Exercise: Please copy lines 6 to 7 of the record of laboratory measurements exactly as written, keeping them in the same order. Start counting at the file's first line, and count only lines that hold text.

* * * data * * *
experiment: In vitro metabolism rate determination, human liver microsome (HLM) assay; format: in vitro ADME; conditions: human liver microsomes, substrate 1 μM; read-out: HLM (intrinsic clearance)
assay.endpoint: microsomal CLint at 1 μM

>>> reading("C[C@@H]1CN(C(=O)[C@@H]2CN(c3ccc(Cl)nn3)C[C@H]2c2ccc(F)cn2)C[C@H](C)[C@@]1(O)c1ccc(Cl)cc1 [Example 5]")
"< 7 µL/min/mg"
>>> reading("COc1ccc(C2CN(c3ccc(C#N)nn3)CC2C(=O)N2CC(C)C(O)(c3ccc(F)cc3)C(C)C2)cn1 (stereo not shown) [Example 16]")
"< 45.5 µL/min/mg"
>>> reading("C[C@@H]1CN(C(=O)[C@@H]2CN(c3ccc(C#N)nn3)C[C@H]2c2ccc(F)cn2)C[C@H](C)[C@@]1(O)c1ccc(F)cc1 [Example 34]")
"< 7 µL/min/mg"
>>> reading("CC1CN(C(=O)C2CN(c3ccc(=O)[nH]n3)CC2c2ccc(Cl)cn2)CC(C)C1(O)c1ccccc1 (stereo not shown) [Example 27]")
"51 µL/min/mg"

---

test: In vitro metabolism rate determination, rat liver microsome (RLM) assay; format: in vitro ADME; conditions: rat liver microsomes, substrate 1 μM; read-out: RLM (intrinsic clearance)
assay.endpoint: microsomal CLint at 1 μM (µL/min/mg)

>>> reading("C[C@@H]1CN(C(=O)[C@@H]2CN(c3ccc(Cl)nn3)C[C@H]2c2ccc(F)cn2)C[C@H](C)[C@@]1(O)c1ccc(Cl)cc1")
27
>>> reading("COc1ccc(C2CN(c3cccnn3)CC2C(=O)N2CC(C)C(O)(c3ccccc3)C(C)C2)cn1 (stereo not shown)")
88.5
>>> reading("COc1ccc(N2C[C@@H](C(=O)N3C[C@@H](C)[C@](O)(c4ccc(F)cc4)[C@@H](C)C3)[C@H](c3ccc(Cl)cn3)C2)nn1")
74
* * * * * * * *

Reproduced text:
"< 45.5 µL/min/mg"
>>> reading("C[C@@H]1CN(C(=O)[C@@H]2CN(c3ccc(C#N)nn3)C[C@H]2c2ccc(F)cn2)C[C@H](C)[C@@]1(O)c1ccc(F)cc1 [Example 34]")